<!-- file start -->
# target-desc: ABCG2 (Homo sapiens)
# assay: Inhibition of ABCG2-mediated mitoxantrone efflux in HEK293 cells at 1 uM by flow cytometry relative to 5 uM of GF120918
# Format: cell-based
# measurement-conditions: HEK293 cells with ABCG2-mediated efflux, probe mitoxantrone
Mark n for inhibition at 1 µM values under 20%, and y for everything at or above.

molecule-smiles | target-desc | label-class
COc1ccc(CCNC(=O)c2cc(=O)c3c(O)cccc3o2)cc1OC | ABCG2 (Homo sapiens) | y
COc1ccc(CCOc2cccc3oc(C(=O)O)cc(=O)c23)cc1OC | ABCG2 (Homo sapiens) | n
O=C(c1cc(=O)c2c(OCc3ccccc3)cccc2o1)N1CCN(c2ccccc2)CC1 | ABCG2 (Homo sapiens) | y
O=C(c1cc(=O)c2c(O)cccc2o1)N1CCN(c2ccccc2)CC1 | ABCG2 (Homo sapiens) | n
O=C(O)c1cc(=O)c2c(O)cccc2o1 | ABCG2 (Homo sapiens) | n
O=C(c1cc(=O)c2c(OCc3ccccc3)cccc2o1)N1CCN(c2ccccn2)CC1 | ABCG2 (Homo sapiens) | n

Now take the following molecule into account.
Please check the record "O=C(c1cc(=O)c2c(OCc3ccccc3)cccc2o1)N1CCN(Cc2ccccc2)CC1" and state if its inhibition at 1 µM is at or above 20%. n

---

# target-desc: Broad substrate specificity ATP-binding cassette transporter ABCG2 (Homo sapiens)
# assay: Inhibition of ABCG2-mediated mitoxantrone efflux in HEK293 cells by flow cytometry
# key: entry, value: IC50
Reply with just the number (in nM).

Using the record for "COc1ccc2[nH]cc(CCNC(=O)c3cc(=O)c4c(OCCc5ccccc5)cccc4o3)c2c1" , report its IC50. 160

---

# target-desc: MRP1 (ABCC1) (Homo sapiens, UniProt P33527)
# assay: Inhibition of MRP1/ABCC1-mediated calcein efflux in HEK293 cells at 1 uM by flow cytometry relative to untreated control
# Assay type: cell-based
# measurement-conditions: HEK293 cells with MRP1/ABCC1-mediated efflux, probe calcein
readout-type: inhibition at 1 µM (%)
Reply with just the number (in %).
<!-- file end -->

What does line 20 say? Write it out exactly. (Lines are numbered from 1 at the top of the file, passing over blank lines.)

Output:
Using the record for "COc1ccc2[nH]cc(CCNC(=O)c3cc(=O)c4c(OCCc5ccccc5)cccc4o3)c2c1" , report its IC50. 160